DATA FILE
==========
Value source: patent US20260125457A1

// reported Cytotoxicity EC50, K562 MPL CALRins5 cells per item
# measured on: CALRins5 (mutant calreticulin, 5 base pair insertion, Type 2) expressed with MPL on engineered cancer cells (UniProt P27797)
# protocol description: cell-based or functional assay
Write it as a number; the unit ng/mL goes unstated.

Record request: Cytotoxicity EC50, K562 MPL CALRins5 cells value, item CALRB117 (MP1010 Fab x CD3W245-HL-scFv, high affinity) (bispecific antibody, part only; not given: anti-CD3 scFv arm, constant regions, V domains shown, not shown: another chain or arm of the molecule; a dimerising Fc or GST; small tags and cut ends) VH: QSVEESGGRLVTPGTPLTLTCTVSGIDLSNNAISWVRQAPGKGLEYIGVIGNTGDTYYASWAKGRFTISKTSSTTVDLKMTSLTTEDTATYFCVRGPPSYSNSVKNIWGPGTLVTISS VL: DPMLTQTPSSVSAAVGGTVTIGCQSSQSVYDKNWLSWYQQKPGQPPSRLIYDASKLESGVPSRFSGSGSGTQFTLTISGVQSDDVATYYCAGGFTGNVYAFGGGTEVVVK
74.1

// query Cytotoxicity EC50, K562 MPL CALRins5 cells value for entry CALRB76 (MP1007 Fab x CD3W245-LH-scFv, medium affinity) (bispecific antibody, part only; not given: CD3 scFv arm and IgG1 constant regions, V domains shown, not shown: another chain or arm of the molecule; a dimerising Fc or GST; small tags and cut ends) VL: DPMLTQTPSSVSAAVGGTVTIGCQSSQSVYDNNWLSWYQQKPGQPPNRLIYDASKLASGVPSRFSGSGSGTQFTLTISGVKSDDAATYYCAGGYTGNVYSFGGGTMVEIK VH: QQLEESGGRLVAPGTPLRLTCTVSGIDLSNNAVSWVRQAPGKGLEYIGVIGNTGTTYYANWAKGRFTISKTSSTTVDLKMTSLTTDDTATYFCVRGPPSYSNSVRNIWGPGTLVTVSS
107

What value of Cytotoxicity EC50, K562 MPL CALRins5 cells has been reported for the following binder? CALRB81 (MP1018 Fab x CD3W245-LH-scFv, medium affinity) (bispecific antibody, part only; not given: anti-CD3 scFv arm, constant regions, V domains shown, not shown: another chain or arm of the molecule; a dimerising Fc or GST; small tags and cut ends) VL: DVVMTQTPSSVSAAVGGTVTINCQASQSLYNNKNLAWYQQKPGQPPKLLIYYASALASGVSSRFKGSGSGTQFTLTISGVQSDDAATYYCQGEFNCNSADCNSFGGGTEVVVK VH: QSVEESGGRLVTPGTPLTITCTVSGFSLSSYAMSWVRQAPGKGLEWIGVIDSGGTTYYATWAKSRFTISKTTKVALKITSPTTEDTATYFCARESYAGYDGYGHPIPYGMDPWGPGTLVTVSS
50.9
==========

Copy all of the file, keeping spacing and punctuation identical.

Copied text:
Value source: patent US20260125457A1

// reported Cytotoxicity EC50, K562 MPL CALRins5 cells per item
# measured on: CALRins5 (mutant calreticulin, 5 base pair insertion, Type 2) expressed with MPL on engineered cancer cells (UniProt P27797)
# protocol description: cell-based or functional assay
Write it as a number; the unit ng/mL goes unstated.

Record request: Cytotoxicity EC50, K562 MPL CALRins5 cells value, item CALRB117 (MP1010 Fab x CD3W245-HL-scFv, high affinity) (bispecific antibody, part only; not given: anti-CD3 scFv arm, constant regions, V domains shown, not shown: another chain or arm of the molecule; a dimerising Fc or GST; small tags and cut ends) VH: QSVEESGGRLVTPGTPLTLTCTVSGIDLSNNAISWVRQAPGKGLEYIGVIGNTGDTYYASWAKGRFTISKTSSTTVDLKMTSLTTEDTATYFCVRGPPSYSNSVKNIWGPGTLVTISS VL: DPMLTQTPSSVSAAVGGTVTIGCQSSQSVYDKNWLSWYQQKPGQPPSRLIYDASKLESGVPSRFSGSGSGTQFTLTISGVQSDDVATYYCAGGFTGNVYAFGGGTEVVVK
74.1

// query Cytotoxicity EC50, K562 MPL CALRins5 cells value for entry CALRB76 (MP1007 Fab x CD3W245-LH-scFv, medium affinity) (bispecific antibody, part only; not given: CD3 scFv arm and IgG1 constant regions, V domains shown, not shown: another chain or arm of the molecule; a dimerising Fc or GST; small tags and cut ends) VL: DPMLTQTPSSVSAAVGGTVTIGCQSSQSVYDNNWLSWYQQKPGQPPNRLIYDASKLASGVPSRFSGSGSGTQFTLTISGVKSDDAATYYCAGGYTGNVYSFGGGTMVEIK VH: QQLEESGGRLVAPGTPLRLTCTVSGIDLSNNAVSWVRQAPGKGLEYIGVIGNTGTTYYANWAKGRFTISKTSSTTVDLKMTSLTTDDTATYFCVRGPPSYSNSVRNIWGPGTLVTVSS
107

What value of Cytotoxicity EC50, K562 MPL CALRins5 cells has been reported for the following binder? CALRB81 (MP1018 Fab x CD3W245-LH-scFv, medium affinity) (bispecific antibody, part only; not given: anti-CD3 scFv arm, constant regions, V domains shown, not shown: another chain or arm of the molecule; a dimerising Fc or GST; small tags and cut ends) VL: DVVMTQTPSSVSAAVGGTVTINCQASQSLYNNKNLAWYQQKPGQPPKLLIYYASALASGVSSRFKGSGSGTQFTLTISGVQSDDAATYYCQGEFNCNSADCNSFGGGTEVVVK VH: QSVEESGGRLVTPGTPLTITCTVSGFSLSSYAMSWVRQAPGKGLEWIGVIDSGGTTYYATWAKSRFTISKTTKVALKITSPTTEDTATYFCARESYAGYDGYGHPIPYGMDPWGPGTLVTVSS
50.9